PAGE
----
Have you noticed a difference in how your coworkers treat you once they know you have SCD? I’m very private about my life and that includes my disease. I tell those that need to know i.e supervisor and instructors. I have always had support from my counterparts and they are usually pretty understanding and curious.
What advice would you give to someone wanting to join your profession that has sickle cell? GO FOR IT!!! We need more empathetic people in the helping profession.
Has sickle cell limited any areas of your life? When I was younger I could only stay in the pool for 20 minutes at a time so I wouldn’t get sick. I have missed celebrations, birthdays, and holidays due to hospitalizations. I don’t date as much for fear of the fact my significant other won’t be able to handle my life. I must confess, it gets lonely at times.
You have a son. How was your pregnancy, labor and delivery? My pregnancy was a pain free and problem free one, that is until my 7th month I had pain in my legs, and the doctors admitted me. My hematologist doesn’t transfuse me routinely because I have so many antibodies and start to hemolyze days after the transfusion. However, because I was pregnant they had to. From that transfusion until my due date I had a cycle of pain, blood transfusions, and more pain. My son is the greatest gift God could have ever sent me and I’m looking forward to bearing more children after I’m married! Fortunately, my son have sickle cell disease; but does have the trait. I would feel awful to bring a child into the world that would have to endure as much physical pain as I do.
[stextbox id=”alert” bgcolor=”908ee0″]When you do reach obstacles in your life, what helps you through it? Laughter gets me through a lot. If I can’t control it, then I don’t worry about it. I know that if my God brings me to it, then HE will bring me through it too.[/stextbox]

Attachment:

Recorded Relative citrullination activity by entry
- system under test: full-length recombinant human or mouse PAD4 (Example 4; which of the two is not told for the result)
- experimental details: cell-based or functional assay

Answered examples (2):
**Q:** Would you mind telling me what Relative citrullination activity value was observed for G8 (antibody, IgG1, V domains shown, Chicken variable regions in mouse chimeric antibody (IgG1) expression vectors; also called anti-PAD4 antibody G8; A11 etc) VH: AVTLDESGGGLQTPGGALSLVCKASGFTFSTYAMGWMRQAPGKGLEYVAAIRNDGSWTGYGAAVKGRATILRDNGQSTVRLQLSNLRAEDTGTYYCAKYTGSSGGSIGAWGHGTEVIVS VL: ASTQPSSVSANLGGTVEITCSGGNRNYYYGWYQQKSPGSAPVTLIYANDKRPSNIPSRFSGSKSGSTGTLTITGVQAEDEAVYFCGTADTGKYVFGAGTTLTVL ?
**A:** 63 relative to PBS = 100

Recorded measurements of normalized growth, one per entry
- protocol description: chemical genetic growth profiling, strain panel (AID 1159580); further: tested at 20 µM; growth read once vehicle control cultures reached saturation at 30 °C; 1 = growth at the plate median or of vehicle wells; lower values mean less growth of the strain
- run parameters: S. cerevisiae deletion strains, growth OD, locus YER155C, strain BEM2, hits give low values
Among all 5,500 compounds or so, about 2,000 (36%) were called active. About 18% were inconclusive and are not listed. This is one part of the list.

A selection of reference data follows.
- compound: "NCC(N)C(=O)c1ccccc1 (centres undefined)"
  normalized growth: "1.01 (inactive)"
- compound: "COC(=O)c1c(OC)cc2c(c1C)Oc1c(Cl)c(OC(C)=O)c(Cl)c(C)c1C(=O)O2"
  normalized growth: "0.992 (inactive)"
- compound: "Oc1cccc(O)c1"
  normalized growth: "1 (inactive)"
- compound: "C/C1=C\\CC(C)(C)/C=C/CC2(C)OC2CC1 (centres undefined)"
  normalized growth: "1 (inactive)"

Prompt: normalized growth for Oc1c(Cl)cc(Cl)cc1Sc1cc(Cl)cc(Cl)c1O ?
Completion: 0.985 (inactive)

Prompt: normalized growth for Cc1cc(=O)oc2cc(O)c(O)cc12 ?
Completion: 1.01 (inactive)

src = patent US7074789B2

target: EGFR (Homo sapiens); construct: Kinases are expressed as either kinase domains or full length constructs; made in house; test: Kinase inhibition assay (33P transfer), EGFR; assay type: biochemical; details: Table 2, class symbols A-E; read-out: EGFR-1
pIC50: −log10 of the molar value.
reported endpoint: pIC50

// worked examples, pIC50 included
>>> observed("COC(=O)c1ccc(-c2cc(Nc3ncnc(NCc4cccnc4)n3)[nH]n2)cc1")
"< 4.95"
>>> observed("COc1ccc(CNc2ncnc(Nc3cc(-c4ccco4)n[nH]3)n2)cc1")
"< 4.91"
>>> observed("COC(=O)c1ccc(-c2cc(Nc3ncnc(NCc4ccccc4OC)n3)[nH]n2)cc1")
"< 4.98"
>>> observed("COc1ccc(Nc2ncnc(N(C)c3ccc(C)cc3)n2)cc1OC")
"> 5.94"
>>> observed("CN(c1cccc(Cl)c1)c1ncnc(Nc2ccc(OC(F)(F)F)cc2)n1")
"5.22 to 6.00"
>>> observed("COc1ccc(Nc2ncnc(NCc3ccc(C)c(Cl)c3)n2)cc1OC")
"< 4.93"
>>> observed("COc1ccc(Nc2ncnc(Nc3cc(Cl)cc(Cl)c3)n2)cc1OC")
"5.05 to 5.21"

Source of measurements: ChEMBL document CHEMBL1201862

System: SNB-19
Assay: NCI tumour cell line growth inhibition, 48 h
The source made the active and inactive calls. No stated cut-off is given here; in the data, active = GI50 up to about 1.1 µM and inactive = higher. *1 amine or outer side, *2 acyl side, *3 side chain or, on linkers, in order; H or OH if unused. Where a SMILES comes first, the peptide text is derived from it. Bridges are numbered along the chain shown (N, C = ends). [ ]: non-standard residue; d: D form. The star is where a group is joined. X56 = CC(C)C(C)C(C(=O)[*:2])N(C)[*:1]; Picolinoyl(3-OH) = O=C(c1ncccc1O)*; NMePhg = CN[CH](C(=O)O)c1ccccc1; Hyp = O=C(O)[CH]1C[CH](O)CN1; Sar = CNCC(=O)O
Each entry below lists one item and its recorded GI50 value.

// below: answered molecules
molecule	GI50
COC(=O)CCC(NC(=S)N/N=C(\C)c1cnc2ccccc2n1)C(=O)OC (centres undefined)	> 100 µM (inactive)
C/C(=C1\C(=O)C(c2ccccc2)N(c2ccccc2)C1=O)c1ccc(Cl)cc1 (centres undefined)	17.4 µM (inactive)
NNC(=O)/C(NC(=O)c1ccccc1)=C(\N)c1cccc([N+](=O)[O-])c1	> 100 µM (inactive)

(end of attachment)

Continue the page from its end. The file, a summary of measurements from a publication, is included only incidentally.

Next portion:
Do you have regular pain (more than 2x a week)? How do you cope with this when you are working or in school? I don’t have pain that frequently, but I do have pain. When I do if it’s mild pain, then I take my meds and lay down. If it’s that severe pain (yall know what I’m talking about) I go straight to E.R.
What is your daily medication regimen and what medications do you take when you are in pain? I don’t take anything daily, but for pain I take Norco or Dilaudid depending on the intensity.
How has sickle cell affected your personal life? For example, are you in a relationship, do you have kids, etc. I am not in a relationship, and SC actually has a lot to with that, but that my own discretion I’m working on. My previous relationship/courtship was with a man in the medical field that was very understanding, and it also helped in his career when he had SC patients in the ER. I do have a 2 yr old son and he is the joy of my life.
Looking at the 14 year old version of yourself, what would you tell him or her if you could…? Be careful who you give your heart to young lady!
Is there anything else that you would want to tell other sickle cell warriors? Be your own advocate, and if you feel you are being judged or mistreated by medical professionals, then speak up and report them.